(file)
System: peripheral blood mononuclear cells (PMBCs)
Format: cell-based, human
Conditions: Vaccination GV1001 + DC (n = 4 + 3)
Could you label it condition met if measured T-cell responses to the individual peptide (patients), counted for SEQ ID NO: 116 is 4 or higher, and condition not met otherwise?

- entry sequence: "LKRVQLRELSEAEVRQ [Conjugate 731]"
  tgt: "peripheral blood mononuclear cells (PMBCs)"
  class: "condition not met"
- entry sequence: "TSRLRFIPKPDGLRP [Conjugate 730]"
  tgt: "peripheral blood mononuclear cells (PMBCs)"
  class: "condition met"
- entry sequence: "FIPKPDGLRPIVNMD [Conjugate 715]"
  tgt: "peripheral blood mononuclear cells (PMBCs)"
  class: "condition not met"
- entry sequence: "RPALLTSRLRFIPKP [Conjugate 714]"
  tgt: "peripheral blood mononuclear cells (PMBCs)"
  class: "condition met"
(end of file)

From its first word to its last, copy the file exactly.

System: peripheral blood mononuclear cells (PMBCs)
Format: cell-based, human
Conditions: Vaccination GV1001 + DC (n = 4 + 3)
Could you label it condition met if measured T-cell responses to the individual peptide (patients), counted for SEQ ID NO: 116 is 4 or higher, and condition not met otherwise?

- entry sequence: "LKRVQLRELSEAEVRQ [Conjugate 731]"
  tgt: "peripheral blood mononuclear cells (PMBCs)"
  class: "condition not met"
- entry sequence: "TSRLRFIPKPDGLRP [Conjugate 730]"
  tgt: "peripheral blood mononuclear cells (PMBCs)"
  class: "condition met"
- entry sequence: "FIPKPDGLRPIVNMD [Conjugate 715]"
  tgt: "peripheral blood mononuclear cells (PMBCs)"
  class: "condition not met"
- entry sequence: "RPALLTSRLRFIPKP [Conjugate 714]"
  tgt: "peripheral blood mononuclear cells (PMBCs)"
  class: "condition met"